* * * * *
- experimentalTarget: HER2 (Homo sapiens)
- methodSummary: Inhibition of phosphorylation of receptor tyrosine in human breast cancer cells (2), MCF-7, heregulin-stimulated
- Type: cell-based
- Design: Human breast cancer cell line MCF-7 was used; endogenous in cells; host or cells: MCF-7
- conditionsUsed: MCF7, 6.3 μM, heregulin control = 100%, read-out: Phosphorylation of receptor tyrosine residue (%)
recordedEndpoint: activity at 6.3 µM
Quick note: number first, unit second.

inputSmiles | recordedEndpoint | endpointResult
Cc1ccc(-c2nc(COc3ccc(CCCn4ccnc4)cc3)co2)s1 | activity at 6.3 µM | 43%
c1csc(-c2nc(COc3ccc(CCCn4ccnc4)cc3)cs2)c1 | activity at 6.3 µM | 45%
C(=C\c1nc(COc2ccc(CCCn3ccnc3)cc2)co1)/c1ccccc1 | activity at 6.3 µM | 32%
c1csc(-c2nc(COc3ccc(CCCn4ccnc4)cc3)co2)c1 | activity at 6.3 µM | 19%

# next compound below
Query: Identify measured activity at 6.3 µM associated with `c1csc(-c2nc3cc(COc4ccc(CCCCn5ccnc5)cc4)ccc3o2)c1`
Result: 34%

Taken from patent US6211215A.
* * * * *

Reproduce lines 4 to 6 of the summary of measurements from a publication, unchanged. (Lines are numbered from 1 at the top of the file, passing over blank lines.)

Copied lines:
- Design: Human breast cancer cell line MCF-7 was used; endogenous in cells; host or cells: MCF-7
- conditionsUsed: MCF7, 6.3 μM, heregulin control = 100%, read-out: Phosphorylation of receptor tyrosine residue (%)
recordedEndpoint: activity at 6.3 µM